Fri04292016

News

Loyola Corners economics, traffic rise to top of planning concerns

Loyola Corners economics, traffic rise to top of planning concerns

Alicia Castro/Town Crier
Loyola Bridge construction parallel to the Fremont Avenue frontage may lead officials to alter circulation plans for the area.

Loyola Corners stakeholders last week mulled the issues that will likely shape the area&rsquo...

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Schools

LAHS Green Team commemorates Earth Week

LAHS Green Team commemorates Earth Week


Traci Newell/Town Crier
Los Altos High School Green Team members, above, quiz their classmates about water conservation. The club distributed plants as prizes during the club’s Earth Week activities.

Members of the Los Altos High School Green...

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Community

Local pianist, 11, slated to perform Saturday at statewide competition

Local pianist, 11, slated to perform Saturday at statewide competition


Courtesy of the Cha family
Spencer Cha plays piano at a Santa Clara University recital. The sixth-grader also enjoys soccer, tennis, golf and skiing.

Spencer Cha has come a long way since he first sat down at the piano at age 2.

“I remem...

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Sports

Spartans net second place, eye top prize next season

Spartans net second place, eye top prize next season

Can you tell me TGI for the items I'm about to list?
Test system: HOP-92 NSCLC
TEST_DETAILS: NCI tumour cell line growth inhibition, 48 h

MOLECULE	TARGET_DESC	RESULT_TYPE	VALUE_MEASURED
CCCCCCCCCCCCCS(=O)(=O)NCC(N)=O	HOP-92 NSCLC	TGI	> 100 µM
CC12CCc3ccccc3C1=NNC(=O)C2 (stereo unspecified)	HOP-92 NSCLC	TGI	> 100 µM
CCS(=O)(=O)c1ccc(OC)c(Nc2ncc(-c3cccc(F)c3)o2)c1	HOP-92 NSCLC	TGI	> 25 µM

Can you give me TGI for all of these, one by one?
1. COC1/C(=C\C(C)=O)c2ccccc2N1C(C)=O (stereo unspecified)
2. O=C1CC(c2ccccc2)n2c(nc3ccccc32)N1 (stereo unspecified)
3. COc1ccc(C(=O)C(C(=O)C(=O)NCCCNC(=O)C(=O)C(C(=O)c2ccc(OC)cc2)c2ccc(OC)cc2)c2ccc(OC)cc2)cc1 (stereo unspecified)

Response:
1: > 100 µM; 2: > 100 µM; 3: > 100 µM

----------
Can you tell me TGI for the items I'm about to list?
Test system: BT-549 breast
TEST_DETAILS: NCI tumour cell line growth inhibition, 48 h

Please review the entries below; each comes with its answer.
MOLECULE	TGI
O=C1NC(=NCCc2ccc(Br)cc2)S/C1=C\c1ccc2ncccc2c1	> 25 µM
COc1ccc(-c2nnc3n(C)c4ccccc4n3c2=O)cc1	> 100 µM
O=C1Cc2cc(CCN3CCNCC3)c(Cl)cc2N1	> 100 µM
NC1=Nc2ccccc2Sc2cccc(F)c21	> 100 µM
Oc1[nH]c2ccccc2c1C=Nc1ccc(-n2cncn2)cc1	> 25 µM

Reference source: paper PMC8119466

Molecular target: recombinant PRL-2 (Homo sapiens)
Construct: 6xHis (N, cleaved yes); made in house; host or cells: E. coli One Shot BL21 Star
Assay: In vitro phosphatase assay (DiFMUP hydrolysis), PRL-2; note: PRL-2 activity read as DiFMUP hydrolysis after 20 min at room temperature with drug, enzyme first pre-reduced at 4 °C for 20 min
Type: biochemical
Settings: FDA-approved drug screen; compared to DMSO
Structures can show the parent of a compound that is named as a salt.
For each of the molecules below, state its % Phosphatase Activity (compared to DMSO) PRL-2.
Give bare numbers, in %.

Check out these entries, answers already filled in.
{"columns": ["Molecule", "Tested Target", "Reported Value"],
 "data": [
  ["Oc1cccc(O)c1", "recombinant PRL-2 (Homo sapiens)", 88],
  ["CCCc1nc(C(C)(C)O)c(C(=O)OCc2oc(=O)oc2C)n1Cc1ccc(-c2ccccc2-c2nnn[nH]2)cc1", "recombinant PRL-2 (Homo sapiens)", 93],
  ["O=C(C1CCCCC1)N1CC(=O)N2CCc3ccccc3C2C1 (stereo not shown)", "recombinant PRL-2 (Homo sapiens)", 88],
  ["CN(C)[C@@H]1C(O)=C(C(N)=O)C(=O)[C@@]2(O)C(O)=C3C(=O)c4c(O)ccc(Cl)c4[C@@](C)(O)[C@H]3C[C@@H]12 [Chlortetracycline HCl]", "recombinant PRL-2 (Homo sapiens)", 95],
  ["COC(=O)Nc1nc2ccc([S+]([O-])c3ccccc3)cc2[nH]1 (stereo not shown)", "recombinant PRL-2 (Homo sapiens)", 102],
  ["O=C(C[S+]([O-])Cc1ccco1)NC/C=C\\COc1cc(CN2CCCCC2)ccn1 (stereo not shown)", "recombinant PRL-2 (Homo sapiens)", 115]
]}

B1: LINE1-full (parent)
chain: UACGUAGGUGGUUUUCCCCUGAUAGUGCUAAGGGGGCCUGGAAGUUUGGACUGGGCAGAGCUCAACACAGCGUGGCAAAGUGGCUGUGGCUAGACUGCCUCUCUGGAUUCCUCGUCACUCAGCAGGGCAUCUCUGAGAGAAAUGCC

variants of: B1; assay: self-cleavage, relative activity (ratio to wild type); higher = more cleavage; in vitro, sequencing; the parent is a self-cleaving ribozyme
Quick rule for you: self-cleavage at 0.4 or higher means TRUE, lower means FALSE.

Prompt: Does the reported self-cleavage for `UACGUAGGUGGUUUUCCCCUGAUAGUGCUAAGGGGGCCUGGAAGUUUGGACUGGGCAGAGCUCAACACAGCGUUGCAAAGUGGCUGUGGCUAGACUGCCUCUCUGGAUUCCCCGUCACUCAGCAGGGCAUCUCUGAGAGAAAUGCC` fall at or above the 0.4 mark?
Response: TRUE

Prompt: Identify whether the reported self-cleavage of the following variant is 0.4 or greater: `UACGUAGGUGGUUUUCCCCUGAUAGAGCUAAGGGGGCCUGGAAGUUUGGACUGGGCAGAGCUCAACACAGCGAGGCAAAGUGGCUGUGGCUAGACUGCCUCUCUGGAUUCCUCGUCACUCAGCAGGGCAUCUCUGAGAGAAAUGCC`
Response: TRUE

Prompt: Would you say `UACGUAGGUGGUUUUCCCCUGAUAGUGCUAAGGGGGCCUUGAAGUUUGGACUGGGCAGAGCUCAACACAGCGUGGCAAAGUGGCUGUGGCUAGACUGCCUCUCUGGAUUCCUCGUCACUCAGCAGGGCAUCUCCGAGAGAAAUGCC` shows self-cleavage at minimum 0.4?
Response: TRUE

Megan V. Winslow/Town Crier
Jeremy Hsu, Mountain View High’s top singles player, competes against Pinewood Thursday. The Spartans won the match 7-0.

With freshmen playing the top three spots in singles, the future of the Mountain View High boy...

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Comment

Los Altos at a leadership crossroads: Editorial

Don’t look now, but there could be some major changes ahead regarding how the Los Altos city government is run.

The current city council has the opportunity to hire a new city manager in the wake of Marcia Somers’ recent resignation. Fur...

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Special Sections

How to personalize the wedding bar

How to personalize the wedding bar


Christine Moore/Special to the Town Crier
A seasonal signature cocktail adds interest beyond the standard wedding bar’s spirits and mixers. Focus on one set of fresh ingredients, such as blueberries, blackberries and mint for a dose of budget...

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Business

Farmers prepare to market season's bounty

Farmers prepare to market season's bounty


Alicia Castro/Town Crier
Journeyman farmer Jen Friedlander waters Hidden Villa’s greenhouse plants, which will grow stronger in the controlled indoor environment before being transferred to the field outdoors.

Around Hidden Villa, the gree...

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People

BUOL JOANNE DOUGHERTY

BUOL JOANNE DOUGHERTY

1930-2016

Heaven gained a beautiful angel today. Our beloved mother’s blessed life ended in her Los Altos home surrounded by her loving family on April 18, 2016.

Buol Joanne Dougherty was born Sept. 28, 1930 in Chicago. At the age of two, M...

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Stepping Out

'Catch' comes to conclusion LA Stage Co. comedy  ends run this weekend

'Catch' comes to conclusion LA Stage Co. comedy ends run this weekend


Richard Mayer/Special to the Town Crier
Bryan Moriarty, left, stars as Yossarian and John Stephen King plays the Psychiatrist in Los Altos Stage Company’s “Catch-22.”

Los Altos Stage Company’s presentation of “Catch...

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Spiritual Life

Getting the red out: How to manage your child's eczema